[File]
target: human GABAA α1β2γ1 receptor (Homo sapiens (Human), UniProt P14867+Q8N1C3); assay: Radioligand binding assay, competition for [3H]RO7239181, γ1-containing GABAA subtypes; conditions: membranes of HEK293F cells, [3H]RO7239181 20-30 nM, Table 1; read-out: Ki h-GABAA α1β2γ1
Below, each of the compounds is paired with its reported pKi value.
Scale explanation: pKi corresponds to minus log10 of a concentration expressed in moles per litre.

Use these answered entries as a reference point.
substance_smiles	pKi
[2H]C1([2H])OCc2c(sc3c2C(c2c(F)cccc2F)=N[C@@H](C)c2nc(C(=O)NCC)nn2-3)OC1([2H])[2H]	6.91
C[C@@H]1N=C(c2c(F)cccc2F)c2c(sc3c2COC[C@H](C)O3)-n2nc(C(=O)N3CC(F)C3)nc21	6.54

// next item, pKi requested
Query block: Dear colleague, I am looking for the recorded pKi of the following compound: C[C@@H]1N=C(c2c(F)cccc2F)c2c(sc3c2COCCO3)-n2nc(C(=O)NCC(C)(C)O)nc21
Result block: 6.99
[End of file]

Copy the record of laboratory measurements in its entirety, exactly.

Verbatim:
target: human GABAA α1β2γ1 receptor (Homo sapiens (Human), UniProt P14867+Q8N1C3); assay: Radioligand binding assay, competition for [3H]RO7239181, γ1-containing GABAA subtypes; conditions: membranes of HEK293F cells, [3H]RO7239181 20-30 nM, Table 1; read-out: Ki h-GABAA α1β2γ1
Below, each of the compounds is paired with its reported pKi value.
Scale explanation: pKi corresponds to minus log10 of a concentration expressed in moles per litre.

Use these answered entries as a reference point.
substance_smiles	pKi
[2H]C1([2H])OCc2c(sc3c2C(c2c(F)cccc2F)=N[C@@H](C)c2nc(C(=O)NCC)nn2-3)OC1([2H])[2H]	6.91
C[C@@H]1N=C(c2c(F)cccc2F)c2c(sc3c2COC[C@H](C)O3)-n2nc(C(=O)N3CC(F)C3)nc21	6.54

// next item, pKi requested
Query block: Dear colleague, I am looking for the recorded pKi of the following compound: C[C@@H]1N=C(c2c(F)cccc2F)c2c(sc3c2COCCO3)-n2nc(C(=O)NCC(C)(C)O)nc21
Result block: 6.99